T.I.N.C.

Click-hello Connecticut College, friends, family, ladies, and gentlemen. Had I gone abroad to Europe or South America, I would have started this blog with a familiar “Hola” or “Bonjour.” However since I am currently stationed in Cape Town, South Africa, I began this entry with a click and a hello. South Africa recognizes 11 official languages and English is the most widely used, but I have also heard murmurs of a click language called Xhosa in the grocery store, as well as some Afrikaans (but I don’t know any of that language yet, so English plus some clicks will have to do for now).

Anyways, I am Megan Reback. I study Government and English at Connecticut College. About a week ago, I travelled over eighteen hours to South Africa to study abroad at the University of Cape Town for four and a half months. And to answer your initial questions: No, I did not see the final world cup game, or any of the world cup for that matter; Yes, I know that there is a lot of crime here. There are certainly reminders of both.

To address the first point on the world cup: I hear vuvuzelas every day. Our orientation leaders use them to get our attention, and being able to blow one is practically a rite of passage in South Africa (as a former trumpet player, I can!). One kid from Trinity tried and ended up producing what sounded like an exasperated cobra hiss. After his failed attempt, he sauntered quickly up the lecture hall stairs and fell. Between this and Americans’ tendency to scream (or “squeak” as my European roommates call it) while out at bars, getting friendly, and getting too drunk, the USA has become the brunt of one too many jokes. I guess it is deserved.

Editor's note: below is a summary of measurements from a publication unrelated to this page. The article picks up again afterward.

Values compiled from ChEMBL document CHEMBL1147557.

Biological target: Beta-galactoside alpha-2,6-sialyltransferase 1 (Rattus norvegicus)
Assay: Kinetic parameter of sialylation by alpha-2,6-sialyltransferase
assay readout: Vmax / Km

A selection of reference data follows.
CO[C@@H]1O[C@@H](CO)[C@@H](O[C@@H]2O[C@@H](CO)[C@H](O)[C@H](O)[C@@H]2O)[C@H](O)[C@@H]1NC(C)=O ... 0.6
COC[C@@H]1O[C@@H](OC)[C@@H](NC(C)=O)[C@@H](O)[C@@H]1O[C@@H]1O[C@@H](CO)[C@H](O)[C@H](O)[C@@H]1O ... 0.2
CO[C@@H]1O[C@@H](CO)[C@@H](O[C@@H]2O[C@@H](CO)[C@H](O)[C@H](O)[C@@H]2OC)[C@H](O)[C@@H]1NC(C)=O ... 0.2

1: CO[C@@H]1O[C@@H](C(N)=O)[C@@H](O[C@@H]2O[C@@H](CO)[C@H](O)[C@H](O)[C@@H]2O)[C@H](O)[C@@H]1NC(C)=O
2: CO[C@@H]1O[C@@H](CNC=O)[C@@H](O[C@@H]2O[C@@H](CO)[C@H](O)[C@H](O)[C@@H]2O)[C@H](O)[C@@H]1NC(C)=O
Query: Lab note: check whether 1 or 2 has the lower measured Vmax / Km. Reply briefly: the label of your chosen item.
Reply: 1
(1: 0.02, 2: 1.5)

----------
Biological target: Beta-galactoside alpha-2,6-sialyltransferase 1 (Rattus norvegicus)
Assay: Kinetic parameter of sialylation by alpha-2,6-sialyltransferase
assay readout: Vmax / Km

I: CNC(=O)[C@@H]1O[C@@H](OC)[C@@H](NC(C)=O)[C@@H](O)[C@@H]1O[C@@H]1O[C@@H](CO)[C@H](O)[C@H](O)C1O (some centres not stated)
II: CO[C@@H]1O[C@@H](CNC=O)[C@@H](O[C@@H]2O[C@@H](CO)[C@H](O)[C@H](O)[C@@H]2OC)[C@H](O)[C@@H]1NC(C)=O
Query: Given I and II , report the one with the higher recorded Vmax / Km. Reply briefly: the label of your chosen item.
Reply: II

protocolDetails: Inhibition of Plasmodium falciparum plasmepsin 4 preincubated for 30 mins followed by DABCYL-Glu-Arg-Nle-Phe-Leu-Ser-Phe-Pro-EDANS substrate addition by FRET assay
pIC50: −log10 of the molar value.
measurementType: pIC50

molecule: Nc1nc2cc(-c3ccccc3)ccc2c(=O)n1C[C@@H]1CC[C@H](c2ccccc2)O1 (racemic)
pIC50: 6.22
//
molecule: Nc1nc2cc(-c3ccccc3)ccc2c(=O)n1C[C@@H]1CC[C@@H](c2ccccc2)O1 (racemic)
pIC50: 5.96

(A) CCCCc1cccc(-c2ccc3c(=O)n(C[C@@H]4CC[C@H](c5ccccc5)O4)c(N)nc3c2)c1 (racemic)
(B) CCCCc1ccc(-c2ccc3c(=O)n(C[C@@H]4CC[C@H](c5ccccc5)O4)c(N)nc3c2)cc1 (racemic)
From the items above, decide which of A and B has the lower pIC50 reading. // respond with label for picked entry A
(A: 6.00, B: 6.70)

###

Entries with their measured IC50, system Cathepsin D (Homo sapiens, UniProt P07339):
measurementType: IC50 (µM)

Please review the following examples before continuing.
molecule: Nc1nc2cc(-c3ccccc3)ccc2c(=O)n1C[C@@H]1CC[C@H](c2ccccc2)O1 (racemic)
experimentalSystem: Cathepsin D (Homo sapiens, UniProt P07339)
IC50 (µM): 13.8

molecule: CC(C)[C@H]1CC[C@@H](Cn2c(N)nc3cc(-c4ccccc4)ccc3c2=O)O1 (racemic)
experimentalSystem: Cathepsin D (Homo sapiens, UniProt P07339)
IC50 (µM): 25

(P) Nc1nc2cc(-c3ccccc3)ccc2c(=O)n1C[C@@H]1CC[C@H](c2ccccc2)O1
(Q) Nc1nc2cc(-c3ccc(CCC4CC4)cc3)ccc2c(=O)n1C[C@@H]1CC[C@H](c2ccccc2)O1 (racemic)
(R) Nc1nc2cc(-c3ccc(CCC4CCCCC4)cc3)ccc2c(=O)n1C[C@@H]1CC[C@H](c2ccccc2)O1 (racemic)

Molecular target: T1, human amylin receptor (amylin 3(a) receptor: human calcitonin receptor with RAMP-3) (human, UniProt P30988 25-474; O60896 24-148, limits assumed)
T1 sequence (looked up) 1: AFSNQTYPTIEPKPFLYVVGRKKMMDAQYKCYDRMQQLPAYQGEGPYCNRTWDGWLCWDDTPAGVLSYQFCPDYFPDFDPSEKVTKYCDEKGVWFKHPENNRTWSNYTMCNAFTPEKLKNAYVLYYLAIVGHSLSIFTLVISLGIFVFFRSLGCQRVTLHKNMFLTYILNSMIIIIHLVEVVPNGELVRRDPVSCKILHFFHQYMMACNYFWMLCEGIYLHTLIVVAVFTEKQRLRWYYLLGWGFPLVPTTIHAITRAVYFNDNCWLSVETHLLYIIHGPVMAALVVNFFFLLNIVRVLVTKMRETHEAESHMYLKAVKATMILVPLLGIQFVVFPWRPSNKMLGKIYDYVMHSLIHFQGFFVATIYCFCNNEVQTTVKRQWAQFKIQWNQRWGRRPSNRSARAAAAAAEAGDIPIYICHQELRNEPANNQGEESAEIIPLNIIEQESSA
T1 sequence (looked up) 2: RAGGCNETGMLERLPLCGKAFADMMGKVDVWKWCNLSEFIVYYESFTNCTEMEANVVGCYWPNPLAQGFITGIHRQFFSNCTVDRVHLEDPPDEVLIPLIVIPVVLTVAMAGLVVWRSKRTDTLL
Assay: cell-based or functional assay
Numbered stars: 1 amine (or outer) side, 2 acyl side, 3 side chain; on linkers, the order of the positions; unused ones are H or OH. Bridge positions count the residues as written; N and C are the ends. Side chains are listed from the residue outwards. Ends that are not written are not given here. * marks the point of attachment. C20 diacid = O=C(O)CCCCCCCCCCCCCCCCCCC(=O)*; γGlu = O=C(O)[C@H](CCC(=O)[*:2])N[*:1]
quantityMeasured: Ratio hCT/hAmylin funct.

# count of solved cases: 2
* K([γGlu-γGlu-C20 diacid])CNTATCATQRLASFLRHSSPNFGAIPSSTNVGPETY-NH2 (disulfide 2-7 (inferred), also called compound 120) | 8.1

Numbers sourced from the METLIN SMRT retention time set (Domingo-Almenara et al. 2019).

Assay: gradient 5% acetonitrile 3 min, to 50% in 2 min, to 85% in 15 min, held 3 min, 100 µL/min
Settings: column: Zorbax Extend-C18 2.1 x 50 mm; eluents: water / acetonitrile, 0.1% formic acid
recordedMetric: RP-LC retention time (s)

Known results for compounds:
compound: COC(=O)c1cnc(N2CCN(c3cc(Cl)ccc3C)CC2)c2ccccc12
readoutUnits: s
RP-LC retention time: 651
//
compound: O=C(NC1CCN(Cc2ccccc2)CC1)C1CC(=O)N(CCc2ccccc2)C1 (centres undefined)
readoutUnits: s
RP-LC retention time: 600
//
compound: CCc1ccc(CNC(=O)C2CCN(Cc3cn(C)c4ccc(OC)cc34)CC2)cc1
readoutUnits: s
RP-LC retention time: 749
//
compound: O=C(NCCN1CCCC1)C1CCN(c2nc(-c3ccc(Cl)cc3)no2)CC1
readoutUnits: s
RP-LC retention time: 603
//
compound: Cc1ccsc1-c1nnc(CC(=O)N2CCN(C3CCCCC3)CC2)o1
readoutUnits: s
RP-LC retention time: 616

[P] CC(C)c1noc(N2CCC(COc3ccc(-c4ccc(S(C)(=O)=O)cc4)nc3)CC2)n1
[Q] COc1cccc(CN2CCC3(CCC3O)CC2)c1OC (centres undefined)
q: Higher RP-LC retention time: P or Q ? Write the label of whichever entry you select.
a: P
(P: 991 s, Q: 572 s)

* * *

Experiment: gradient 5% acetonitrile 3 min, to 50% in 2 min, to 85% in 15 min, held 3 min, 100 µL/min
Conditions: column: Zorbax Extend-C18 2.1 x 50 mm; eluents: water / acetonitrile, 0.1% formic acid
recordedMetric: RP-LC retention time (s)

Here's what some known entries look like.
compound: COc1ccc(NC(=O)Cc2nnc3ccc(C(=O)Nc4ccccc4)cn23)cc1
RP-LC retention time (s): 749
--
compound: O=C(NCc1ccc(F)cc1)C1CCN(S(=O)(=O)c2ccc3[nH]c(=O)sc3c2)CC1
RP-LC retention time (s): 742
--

To the latter point on crime: TIA, as they say. Or, This Is Africa. But it is also an African-European hybrid. The city’s infrastructure and the white suburbs are all reminiscent of Dutch and British colonialism. This gives the façade of safety and security. However, the townships, gross unemployment, and pervasive poverty are all very African. The legacy of apartheid is alive and well here, so there is crime.

I saw a carjacking the other night. I sort of did a double take and walked away quickly with my group of ten. My house is in one of those white suburbs and is surrounded by a fence with spikes and barbed wire. There are burglar bars, an intercom, and several locks. Some people in my program have already been mugged, and a woman was stabbed in broad daylight just a few miles away.

I wish I could say that this has nothing to do with me and will not affect me, but this reality will guide my decisions and behavior while I am here (so family, no need to worry). In other words, TINC. Or, This is NOT Conn.

I actually have only felt unsafe once, and it had nothing to do with the threat of petty crime. I went to a harbor town a few train stops away called Kalk Bay. The fish market there reminded me of a place and time I have never been a part of, and the commerce was humble and sound. We watched seals playing in the water. It was all very quintessential-harbor-town until a seal hopped onto a step leading out from the water. Tourists gathered closer to admire its surprising move. Then, its massive body landed on the next step. And then the next, and then there were screams and it joined the humans on land and hopped toward a woman. Hopped is almost too friendly of a word because its move was horrifying. Here is a picture of the seal-criminal:

Classes start next Monday! I will write again. For now, enjoy the rest of summer, the job hunt, or the job. I will work on the vuvuzela.

  

One thought on “T.I.N.C.

  1. Pingback: T.I.N.C. « mlreback

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